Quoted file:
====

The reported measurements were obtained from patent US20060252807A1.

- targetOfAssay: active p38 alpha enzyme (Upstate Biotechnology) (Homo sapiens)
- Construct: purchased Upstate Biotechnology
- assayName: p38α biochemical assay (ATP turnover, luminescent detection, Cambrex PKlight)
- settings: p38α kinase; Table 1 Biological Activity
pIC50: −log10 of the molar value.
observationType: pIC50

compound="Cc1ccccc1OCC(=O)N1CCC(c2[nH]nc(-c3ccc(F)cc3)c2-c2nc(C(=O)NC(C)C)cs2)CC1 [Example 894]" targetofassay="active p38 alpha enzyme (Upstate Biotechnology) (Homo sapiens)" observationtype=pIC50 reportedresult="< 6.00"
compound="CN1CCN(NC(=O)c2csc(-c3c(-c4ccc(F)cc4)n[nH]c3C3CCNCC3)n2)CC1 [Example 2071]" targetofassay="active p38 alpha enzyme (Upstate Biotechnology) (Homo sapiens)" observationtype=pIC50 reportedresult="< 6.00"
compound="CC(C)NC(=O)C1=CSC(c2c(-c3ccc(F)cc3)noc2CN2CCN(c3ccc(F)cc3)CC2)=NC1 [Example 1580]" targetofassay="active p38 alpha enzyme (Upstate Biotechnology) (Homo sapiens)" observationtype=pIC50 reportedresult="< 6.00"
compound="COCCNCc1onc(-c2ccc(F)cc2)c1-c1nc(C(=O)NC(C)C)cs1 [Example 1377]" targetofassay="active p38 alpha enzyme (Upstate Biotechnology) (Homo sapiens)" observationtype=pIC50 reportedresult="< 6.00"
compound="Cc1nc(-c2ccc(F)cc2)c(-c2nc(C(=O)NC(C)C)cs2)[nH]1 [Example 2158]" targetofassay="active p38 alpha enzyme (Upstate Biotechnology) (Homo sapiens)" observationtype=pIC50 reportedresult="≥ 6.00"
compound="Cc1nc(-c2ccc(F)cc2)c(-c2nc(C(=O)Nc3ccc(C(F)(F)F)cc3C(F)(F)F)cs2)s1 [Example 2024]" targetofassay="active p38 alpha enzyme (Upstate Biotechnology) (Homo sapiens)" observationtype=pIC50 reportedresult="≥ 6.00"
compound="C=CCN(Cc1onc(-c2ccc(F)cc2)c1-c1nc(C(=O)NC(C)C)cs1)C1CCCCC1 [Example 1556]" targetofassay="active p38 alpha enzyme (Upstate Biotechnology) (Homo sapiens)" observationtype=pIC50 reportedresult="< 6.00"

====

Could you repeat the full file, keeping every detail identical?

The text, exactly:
The reported measurements were obtained from patent US20060252807A1.

- targetOfAssay: active p38 alpha enzyme (Upstate Biotechnology) (Homo sapiens)
- Construct: purchased Upstate Biotechnology
- assayName: p38α biochemical assay (ATP turnover, luminescent detection, Cambrex PKlight)
- settings: p38α kinase; Table 1 Biological Activity
pIC50: −log10 of the molar value.
observationType: pIC50

compound="Cc1ccccc1OCC(=O)N1CCC(c2[nH]nc(-c3ccc(F)cc3)c2-c2nc(C(=O)NC(C)C)cs2)CC1 [Example 894]" targetofassay="active p38 alpha enzyme (Upstate Biotechnology) (Homo sapiens)" observationtype=pIC50 reportedresult="< 6.00"
compound="CN1CCN(NC(=O)c2csc(-c3c(-c4ccc(F)cc4)n[nH]c3C3CCNCC3)n2)CC1 [Example 2071]" targetofassay="active p38 alpha enzyme (Upstate Biotechnology) (Homo sapiens)" observationtype=pIC50 reportedresult="< 6.00"
compound="CC(C)NC(=O)C1=CSC(c2c(-c3ccc(F)cc3)noc2CN2CCN(c3ccc(F)cc3)CC2)=NC1 [Example 1580]" targetofassay="active p38 alpha enzyme (Upstate Biotechnology) (Homo sapiens)" observationtype=pIC50 reportedresult="< 6.00"
compound="COCCNCc1onc(-c2ccc(F)cc2)c1-c1nc(C(=O)NC(C)C)cs1 [Example 1377]" targetofassay="active p38 alpha enzyme (Upstate Biotechnology) (Homo sapiens)" observationtype=pIC50 reportedresult="< 6.00"
compound="Cc1nc(-c2ccc(F)cc2)c(-c2nc(C(=O)NC(C)C)cs2)[nH]1 [Example 2158]" targetofassay="active p38 alpha enzyme (Upstate Biotechnology) (Homo sapiens)" observationtype=pIC50 reportedresult="≥ 6.00"
compound="Cc1nc(-c2ccc(F)cc2)c(-c2nc(C(=O)Nc3ccc(C(F)(F)F)cc3C(F)(F)F)cs2)s1 [Example 2024]" targetofassay="active p38 alpha enzyme (Upstate Biotechnology) (Homo sapiens)" observationtype=pIC50 reportedresult="≥ 6.00"
compound="C=CCN(Cc1onc(-c2ccc(F)cc2)c1-c1nc(C(=O)NC(C)C)cs1)C1CCCCC1 [Example 1556]" targetofassay="active p38 alpha enzyme (Upstate Biotechnology) (Homo sapiens)" observationtype=pIC50 reportedresult="< 6.00"